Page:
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Human Geography By James Rubenstein

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Human Geography By James Rubenstein Chapter 4 Key Issue 4 Why Does Globalization of Popular Culture Cause Problems? International diffusion of popular culture has led ... – PowerPoint PPT presentation

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Title: Human Geography By James Rubenstein


1
Human Geography By James Rubenstein
  • Chapter 4
  • Key Issue 4
  • Why Does Globalization of Popular Culture Cause
    Problems?

2
International diffusion of popular culture has
led to two problems.
  • The diffusion of popular culture may threaten
    the survival of traditional folk culture in many
    countries.
  • Popular culture may be less responsive to the
    diversity of local environments and consequently
    may generate adverse environmental impacts.

3
Threat to Folk Culture
  • When people turn from folk to popular culture,
    they may also turn away from the societys
    traditional values.

4
Loss of Traditional Values
  • The Western business suit has been accepted as
    the uniform for business executives and
    bureaucrats around the world.
  • Wearing clothes typical of MDCs is controversial
    in some Middle Eastern countries.
  • Muslim women in MDCs are encouraged to discard
    the black Chador in favor of skirts and blouses.

5
Chador
6
Change in Traditional Role of Women
  • The global diffusion of popular culture threatens
    the subservience of women to men that is embedded
    in many folk customs.

7
Change in Traditional Role of Women
  • The concepts of legal equality and availability
    of economic and social opportunities outside the
    home have become widely accepted in more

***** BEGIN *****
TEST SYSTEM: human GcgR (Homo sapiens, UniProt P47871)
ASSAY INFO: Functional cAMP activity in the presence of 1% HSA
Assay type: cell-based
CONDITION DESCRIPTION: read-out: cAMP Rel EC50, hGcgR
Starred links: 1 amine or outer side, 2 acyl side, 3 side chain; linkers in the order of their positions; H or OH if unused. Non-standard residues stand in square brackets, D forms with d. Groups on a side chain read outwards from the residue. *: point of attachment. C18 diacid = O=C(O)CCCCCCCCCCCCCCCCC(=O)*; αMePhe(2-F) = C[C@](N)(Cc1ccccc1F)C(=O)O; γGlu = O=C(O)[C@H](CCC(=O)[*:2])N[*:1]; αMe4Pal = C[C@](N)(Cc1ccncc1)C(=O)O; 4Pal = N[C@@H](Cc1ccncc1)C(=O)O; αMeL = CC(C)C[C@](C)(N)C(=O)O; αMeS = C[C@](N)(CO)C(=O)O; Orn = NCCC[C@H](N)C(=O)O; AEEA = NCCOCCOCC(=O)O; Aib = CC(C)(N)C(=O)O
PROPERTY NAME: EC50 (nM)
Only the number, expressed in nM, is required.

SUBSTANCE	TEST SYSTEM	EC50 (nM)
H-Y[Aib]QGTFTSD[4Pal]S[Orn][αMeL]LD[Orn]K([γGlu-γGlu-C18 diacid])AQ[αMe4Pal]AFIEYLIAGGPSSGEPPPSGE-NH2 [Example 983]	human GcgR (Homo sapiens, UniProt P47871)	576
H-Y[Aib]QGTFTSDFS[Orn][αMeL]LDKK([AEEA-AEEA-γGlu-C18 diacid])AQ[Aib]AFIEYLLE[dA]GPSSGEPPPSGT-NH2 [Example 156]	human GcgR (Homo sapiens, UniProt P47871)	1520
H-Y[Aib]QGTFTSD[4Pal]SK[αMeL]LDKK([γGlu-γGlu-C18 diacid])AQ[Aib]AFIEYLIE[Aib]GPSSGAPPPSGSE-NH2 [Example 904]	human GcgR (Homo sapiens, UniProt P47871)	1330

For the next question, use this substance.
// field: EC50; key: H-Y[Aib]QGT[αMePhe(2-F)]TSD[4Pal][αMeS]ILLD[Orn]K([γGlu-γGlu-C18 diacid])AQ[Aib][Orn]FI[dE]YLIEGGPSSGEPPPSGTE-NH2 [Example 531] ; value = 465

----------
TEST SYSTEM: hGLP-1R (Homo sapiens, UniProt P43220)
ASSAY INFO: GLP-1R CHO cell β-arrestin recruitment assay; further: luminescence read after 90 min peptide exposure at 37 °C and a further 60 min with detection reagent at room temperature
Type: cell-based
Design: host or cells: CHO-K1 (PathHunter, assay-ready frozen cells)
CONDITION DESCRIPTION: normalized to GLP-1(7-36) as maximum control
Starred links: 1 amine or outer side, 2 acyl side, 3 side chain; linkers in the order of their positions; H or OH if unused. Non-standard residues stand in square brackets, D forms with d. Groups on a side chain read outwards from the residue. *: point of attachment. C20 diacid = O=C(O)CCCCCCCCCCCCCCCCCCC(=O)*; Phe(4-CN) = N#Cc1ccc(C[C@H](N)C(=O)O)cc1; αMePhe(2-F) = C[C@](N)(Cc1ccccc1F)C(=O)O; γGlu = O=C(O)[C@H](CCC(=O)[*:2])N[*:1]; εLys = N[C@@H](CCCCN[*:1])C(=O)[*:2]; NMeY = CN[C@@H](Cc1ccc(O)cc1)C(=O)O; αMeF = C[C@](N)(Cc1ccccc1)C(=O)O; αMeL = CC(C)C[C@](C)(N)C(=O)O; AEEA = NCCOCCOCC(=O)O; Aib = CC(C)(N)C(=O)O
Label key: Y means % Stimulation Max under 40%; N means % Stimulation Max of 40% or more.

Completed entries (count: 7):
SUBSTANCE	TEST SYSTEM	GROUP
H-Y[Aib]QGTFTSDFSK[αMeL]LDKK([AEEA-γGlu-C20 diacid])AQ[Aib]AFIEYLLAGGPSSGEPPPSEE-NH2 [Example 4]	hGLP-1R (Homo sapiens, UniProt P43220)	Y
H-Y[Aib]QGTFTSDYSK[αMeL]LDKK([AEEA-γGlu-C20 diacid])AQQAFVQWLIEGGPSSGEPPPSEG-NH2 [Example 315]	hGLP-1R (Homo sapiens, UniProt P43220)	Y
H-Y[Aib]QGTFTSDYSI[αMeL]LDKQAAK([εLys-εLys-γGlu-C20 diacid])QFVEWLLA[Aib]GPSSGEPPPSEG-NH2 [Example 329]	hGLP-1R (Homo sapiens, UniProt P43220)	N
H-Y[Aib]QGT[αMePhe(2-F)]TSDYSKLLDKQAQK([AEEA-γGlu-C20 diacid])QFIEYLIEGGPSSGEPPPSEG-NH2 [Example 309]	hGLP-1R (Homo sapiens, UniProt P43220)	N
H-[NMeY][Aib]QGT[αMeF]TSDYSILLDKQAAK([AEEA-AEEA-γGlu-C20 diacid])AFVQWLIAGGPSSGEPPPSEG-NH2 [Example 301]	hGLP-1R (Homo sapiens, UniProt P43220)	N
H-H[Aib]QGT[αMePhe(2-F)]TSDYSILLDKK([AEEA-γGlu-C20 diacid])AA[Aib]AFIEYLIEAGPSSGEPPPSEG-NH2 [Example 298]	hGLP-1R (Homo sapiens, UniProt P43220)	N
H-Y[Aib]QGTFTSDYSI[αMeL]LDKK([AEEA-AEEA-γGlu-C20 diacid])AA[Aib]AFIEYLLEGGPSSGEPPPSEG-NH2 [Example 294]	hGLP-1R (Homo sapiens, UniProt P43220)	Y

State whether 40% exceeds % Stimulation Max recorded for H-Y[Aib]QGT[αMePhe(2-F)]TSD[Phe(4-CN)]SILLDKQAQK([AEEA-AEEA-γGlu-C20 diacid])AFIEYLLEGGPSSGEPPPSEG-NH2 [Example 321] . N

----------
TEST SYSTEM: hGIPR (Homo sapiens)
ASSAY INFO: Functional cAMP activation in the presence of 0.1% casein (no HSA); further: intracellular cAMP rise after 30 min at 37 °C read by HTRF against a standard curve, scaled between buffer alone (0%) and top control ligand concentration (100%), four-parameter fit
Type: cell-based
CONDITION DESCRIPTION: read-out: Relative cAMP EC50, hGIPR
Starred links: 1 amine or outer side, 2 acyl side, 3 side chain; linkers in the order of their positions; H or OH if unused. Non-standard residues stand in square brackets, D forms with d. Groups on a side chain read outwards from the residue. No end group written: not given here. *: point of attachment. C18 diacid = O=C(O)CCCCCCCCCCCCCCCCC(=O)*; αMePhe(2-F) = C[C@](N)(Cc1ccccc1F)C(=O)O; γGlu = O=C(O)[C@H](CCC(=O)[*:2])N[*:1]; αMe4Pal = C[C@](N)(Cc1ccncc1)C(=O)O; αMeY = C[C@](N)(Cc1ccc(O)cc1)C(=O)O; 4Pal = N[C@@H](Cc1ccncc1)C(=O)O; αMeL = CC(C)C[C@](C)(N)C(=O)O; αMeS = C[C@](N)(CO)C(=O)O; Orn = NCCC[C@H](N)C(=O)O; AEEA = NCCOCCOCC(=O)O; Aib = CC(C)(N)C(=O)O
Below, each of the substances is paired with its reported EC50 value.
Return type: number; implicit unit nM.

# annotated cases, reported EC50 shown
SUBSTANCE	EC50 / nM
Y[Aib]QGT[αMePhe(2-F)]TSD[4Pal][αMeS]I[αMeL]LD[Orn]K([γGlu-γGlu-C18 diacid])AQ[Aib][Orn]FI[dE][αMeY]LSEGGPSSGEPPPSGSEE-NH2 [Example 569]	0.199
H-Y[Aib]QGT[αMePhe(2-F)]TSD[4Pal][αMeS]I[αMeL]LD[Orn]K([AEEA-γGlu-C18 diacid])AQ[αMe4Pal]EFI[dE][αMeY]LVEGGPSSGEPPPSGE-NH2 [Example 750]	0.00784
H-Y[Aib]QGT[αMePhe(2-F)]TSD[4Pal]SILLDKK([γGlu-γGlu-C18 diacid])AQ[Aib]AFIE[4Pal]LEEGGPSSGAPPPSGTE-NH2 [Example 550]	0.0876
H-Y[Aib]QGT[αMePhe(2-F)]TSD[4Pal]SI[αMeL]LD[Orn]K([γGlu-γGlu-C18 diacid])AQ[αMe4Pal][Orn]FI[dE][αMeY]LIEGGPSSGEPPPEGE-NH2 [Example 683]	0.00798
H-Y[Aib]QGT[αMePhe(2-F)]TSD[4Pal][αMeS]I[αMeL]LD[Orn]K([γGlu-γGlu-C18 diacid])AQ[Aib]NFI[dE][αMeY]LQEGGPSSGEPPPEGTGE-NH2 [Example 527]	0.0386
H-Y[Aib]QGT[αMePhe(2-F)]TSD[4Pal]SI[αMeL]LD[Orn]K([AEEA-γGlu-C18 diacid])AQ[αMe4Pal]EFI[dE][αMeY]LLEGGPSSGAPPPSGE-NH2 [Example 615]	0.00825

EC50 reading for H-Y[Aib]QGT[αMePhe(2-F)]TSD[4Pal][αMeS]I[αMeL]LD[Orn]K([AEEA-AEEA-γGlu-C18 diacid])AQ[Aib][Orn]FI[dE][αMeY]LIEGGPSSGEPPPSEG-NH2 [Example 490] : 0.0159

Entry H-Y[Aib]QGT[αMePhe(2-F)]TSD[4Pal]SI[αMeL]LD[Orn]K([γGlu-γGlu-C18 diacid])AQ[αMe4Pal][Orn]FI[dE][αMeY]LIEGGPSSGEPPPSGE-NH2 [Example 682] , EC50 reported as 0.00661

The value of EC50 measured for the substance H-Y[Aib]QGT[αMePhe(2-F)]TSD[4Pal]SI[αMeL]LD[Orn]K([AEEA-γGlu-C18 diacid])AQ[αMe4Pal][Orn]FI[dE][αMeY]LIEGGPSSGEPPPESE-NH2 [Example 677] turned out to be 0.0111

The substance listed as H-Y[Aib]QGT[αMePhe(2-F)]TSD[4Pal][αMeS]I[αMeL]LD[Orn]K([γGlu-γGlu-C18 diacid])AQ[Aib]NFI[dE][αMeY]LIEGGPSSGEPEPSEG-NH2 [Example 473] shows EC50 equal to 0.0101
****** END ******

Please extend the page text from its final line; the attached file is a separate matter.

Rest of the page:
developed countries, even where women in reality
    continue to suffer from discriminatory practices.

8
Negative Impact on Women
  • Contact with popular culture has brought an
    increase in prostitution in LDCs.
  • International prostitution is encouraged in
    (some) countries as a major source of foreign
    currency.

9
Threat of Foreign Media Imperialism
  • Leaders of some LDCs consider the dominance of
    popular customs by MDCs as a threat to their
    independence.

10
The Spread of Television in LDCs
  • Leaders of many LDCs view television as a new
    method of economic and cultural imperialism on
    the part of the more developed countries,
    especially the United States.

11
Western Control of News Media
  • LDCs fear the effects of the newsgathering
    capability of the media even more than their
    entertainment function.

12
Many African and Asian government officials
  • Criticize the Western concept of freedom of the
    press.
  • Argue that the American news organizations
    reflect American values and do not provide a
    balanced, accurate view of other countries.

13
In Many Regions of the World
  • The only reliable and unbiased news accounts come
    from the BBC World Service shortwave radio
    newscasts.

14
Environmental Impact of Popular Culture